posted on Dec, 14 2011 @ 10:32 PM
reply to post by silent thunder

Great article.

I agree with the author’s premise and I believe the explanation he offers is correct:

Like any lucrative capitalist sector, our massively scaled-up new style industry naturally seeks stability and predictability. Rapid and radical shifts in taste make it more expensive to do business and can even threaten the existence of an enterprise. One reason automobile styling has changed so little these last two decades is because the industry has been struggling to survive, which made the perpetual big annual styling changes of the Golden Age a reducible business expense. Today, Starbucks doesn’t want to have to renovate its thousands of stores every few years. If blue jeans became unfashionable tomorrow, Old Navy would be in trouble. And so on. Capitalism may depend on perpetual creative destruction, but the last thing anybody wants is their business to be the one creatively destroyed. Now that multi-billion-dollar enterprises have become style businesses and style businesses have become multi-billion-dollar enterprises, a massive damper has been placed on the general impetus for innovation and change.

I am well acquainted with this behavioural dynamic from having spent a quarter-century in the advertising business trying to sell innovative ads to marketing executives who blenched at the thought of approving anything they had never seen before. The last thing consumer marketers really want is creativity. It involves too many risks.

The music and film industries offer excellent examples of the cultural conservatism of money. In the periods when they are run by big corporations, the rate of innovation falls precipitately and the theatres and charts fill up with backward-looking, uninspiring dross. It is only when the money-men throw up their hands in confusion and let the market set its own trends that novelty and innovation return to the scene.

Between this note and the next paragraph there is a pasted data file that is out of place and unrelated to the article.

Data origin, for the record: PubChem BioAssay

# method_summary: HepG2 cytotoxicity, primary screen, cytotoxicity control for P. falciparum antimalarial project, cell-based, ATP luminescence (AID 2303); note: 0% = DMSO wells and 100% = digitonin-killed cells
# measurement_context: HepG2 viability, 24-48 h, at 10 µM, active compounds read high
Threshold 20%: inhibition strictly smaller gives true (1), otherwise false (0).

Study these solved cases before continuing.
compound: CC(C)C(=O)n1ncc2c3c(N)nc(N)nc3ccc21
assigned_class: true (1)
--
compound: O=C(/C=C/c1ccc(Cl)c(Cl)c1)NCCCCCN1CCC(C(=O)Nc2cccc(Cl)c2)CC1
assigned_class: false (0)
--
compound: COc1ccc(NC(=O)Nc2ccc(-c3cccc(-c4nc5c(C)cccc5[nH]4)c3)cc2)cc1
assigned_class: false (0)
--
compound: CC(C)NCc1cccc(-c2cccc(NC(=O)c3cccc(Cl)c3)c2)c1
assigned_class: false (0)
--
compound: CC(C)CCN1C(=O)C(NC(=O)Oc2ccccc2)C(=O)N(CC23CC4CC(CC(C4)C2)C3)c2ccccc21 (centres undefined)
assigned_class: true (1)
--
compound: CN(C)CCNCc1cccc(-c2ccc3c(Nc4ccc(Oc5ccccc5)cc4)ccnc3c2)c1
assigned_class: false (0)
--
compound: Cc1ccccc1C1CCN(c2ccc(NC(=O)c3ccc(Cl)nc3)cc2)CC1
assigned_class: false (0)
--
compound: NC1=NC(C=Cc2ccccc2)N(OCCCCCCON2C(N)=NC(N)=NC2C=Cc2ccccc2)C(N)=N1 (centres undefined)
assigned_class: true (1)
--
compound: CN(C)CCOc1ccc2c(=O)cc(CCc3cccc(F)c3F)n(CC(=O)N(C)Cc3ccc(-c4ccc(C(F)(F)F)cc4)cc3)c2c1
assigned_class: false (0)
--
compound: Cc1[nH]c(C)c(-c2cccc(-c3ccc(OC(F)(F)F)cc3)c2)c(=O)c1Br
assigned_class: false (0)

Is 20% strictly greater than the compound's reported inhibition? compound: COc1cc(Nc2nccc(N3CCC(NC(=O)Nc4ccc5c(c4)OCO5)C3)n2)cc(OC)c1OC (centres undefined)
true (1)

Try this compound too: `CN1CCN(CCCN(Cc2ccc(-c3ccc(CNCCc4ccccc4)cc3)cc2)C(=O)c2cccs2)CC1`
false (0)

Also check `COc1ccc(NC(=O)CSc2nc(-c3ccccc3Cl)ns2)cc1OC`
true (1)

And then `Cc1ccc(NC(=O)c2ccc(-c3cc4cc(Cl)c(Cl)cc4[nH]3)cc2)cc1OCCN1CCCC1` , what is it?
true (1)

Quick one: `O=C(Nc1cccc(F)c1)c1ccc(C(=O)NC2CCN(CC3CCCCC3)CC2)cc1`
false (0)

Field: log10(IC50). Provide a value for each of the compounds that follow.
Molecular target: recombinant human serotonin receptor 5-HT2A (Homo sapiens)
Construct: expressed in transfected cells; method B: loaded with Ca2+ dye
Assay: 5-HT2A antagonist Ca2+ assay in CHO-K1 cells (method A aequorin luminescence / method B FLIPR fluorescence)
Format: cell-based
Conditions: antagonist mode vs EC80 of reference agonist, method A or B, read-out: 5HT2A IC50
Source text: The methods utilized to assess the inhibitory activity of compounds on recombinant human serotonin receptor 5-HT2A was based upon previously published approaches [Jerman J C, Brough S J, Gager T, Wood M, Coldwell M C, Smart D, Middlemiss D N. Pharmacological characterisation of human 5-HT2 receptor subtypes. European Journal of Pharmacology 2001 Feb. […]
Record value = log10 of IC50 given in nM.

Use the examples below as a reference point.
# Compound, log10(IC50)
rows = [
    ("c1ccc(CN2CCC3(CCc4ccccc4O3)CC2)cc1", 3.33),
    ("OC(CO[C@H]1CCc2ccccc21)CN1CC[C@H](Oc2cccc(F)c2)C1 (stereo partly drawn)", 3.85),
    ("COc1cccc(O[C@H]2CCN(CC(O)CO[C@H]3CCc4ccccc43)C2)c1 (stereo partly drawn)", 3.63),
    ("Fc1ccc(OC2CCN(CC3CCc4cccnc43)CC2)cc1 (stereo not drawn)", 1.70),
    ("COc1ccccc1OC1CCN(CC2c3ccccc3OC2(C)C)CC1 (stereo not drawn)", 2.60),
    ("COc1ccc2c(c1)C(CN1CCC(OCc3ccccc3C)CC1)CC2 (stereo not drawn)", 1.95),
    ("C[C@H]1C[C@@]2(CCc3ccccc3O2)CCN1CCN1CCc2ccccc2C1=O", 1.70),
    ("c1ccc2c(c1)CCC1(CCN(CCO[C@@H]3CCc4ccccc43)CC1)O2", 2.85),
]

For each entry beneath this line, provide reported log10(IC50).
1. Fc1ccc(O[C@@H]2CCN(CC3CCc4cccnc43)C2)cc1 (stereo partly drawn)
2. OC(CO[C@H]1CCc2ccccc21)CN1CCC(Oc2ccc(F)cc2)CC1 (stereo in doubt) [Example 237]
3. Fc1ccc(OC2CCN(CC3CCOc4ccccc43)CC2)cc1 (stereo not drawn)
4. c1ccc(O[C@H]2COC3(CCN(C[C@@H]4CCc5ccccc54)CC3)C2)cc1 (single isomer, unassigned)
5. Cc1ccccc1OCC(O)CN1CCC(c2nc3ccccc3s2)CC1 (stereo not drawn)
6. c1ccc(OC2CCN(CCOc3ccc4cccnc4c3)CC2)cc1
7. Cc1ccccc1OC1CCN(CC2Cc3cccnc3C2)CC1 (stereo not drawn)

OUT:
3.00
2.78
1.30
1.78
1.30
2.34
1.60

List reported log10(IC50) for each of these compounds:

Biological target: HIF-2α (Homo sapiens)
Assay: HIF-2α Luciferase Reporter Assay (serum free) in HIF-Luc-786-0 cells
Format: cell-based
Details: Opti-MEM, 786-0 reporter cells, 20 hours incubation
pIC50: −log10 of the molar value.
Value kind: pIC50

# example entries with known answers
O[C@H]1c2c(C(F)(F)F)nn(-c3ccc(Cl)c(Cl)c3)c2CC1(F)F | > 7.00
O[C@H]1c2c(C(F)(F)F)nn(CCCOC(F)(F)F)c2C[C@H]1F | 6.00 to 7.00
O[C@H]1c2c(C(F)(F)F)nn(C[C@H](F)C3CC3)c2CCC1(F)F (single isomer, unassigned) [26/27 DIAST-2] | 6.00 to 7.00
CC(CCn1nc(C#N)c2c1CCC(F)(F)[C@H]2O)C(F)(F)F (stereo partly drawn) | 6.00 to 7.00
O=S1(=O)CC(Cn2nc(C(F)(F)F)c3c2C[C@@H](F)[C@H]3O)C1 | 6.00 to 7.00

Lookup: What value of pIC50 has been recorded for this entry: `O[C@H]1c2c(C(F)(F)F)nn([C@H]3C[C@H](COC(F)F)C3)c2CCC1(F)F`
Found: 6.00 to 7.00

Unfortunately, the internet seems to have killed that cycle off by simultaneously fragmenting and homogenizing popular culture and taste (incidentally, poster above me, the article does take the exception of the internet very much into account). But the internet is poisonous to art and culture; it smothers quality in quantity.

posted on Dec, 15 2011 @ 03:35 AM
The "change" you speak of has changed.
No longer are we judged by our clothes or hair style. We are judged by what new, snappy electronic equipment we carry and the data package we are paying for. That also has extended into our homes via other electronic toys.

Across the board, the average citizen is far richer than previously when one pair of shoes and one suit of clothes was the norm. Clothes were our identify, the way we made our mark. Today, we are projecting ourselves beyond mere clothing because everyone can dress nicely. So torn jeans say about you what they used to say. It means that you have a 4G-rated device in your pocket. And this electronics aspect has outreachers, knowledge of how to operate them and how many apps you have (Cars as status symbols still hold sway however.)
edit on 15-12-2011 by Aliensun because: (no reason given)

edit on 15-12-2011 by Aliensun because: Spiced it up